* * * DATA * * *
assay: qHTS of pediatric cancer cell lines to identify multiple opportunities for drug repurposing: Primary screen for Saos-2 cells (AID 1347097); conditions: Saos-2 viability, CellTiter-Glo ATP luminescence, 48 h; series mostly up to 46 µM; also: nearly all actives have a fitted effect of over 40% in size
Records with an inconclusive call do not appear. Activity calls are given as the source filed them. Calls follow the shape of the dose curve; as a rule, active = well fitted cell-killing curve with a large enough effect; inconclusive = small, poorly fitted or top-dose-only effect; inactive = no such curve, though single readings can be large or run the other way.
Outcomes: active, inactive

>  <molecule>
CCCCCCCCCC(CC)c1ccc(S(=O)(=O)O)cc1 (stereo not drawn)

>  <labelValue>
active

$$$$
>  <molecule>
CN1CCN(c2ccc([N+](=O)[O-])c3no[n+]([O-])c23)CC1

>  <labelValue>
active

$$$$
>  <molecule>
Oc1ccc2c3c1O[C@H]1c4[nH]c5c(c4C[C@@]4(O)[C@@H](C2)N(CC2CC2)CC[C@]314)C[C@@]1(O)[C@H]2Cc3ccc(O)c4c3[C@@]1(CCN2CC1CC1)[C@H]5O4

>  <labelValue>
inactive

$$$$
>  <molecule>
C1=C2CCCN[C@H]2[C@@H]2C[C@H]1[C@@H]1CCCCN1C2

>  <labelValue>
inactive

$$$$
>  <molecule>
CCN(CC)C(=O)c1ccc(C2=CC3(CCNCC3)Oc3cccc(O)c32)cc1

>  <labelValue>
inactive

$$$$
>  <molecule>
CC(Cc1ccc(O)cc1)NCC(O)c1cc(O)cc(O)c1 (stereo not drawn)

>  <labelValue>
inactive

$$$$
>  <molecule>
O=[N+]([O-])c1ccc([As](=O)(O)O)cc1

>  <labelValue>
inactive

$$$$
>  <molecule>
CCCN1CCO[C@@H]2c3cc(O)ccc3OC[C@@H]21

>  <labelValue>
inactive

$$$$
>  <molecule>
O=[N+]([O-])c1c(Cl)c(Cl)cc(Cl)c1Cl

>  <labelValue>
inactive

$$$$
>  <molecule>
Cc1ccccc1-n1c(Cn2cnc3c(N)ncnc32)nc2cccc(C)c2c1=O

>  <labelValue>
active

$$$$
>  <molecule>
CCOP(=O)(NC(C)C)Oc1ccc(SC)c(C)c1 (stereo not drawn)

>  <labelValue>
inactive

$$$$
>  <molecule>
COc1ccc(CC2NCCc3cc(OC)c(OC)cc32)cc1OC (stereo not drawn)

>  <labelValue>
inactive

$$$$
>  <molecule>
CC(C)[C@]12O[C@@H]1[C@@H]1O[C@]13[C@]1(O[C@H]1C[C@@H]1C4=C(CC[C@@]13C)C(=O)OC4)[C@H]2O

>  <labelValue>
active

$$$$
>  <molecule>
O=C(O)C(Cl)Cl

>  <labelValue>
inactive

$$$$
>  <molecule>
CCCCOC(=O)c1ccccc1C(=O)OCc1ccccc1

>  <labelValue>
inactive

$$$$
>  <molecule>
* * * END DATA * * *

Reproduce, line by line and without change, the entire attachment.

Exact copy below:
assay: qHTS of pediatric cancer cell lines to identify multiple opportunities for drug repurposing: Primary screen for Saos-2 cells (AID 1347097); conditions: Saos-2 viability, CellTiter-Glo ATP luminescence, 48 h; series mostly up to 46 µM; also: nearly all actives have a fitted effect of over 40% in size
Records with an inconclusive call do not appear. Activity calls are given as the source filed them. Calls follow the shape of the dose curve; as a rule, active = well fitted cell-killing curve with a large enough effect; inconclusive = small, poorly fitted or top-dose-only effect; inactive = no such curve, though single readings can be large or run the other way.
Outcomes: active, inactive

>  <molecule>
CCCCCCCCCC(CC)c1ccc(S(=O)(=O)O)cc1 (stereo not drawn)

>  <labelValue>
active

$$$$
>  <molecule>
CN1CCN(c2ccc([N+](=O)[O-])c3no[n+]([O-])c23)CC1

>  <labelValue>
active

$$$$
>  <molecule>
Oc1ccc2c3c1O[C@H]1c4[nH]c5c(c4C[C@@]4(O)[C@@H](C2)N(CC2CC2)CC[C@]314)C[C@@]1(O)[C@H]2Cc3ccc(O)c4c3[C@@]1(CCN2CC1CC1)[C@H]5O4

>  <labelValue>
inactive

$$$$
>  <molecule>
C1=C2CCCN[C@H]2[C@@H]2C[C@H]1[C@@H]1CCCCN1C2

>  <labelValue>
inactive

$$$$
>  <molecule>
CCN(CC)C(=O)c1ccc(C2=CC3(CCNCC3)Oc3cccc(O)c32)cc1

>  <labelValue>
inactive

$$$$
>  <molecule>
CC(Cc1ccc(O)cc1)NCC(O)c1cc(O)cc(O)c1 (stereo not drawn)

>  <labelValue>
inactive

$$$$
>  <molecule>
O=[N+]([O-])c1ccc([As](=O)(O)O)cc1

>  <labelValue>
inactive

$$$$
>  <molecule>
CCCN1CCO[C@@H]2c3cc(O)ccc3OC[C@@H]21

>  <labelValue>
inactive

$$$$
>  <molecule>
O=[N+]([O-])c1c(Cl)c(Cl)cc(Cl)c1Cl

>  <labelValue>
inactive

$$$$
>  <molecule>
Cc1ccccc1-n1c(Cn2cnc3c(N)ncnc32)nc2cccc(C)c2c1=O

>  <labelValue>
active

$$$$
>  <molecule>
CCOP(=O)(NC(C)C)Oc1ccc(SC)c(C)c1 (stereo not drawn)

>  <labelValue>
inactive

$$$$
>  <molecule>
COc1ccc(CC2NCCc3cc(OC)c(OC)cc32)cc1OC (stereo not drawn)

>  <labelValue>
inactive

$$$$
>  <molecule>
CC(C)[C@]12O[C@@H]1[C@@H]1O[C@]13[C@]1(O[C@H]1C[C@@H]1C4=C(CC[C@@]13C)C(=O)OC4)[C@H]2O

>  <labelValue>
active

$$$$
>  <molecule>
O=C(O)C(Cl)Cl

>  <labelValue>
inactive

$$$$
>  <molecule>
CCCCOC(=O)c1ccccc1C(=O)OCc1ccccc1

>  <labelValue>
inactive

$$$$
>  <molecule>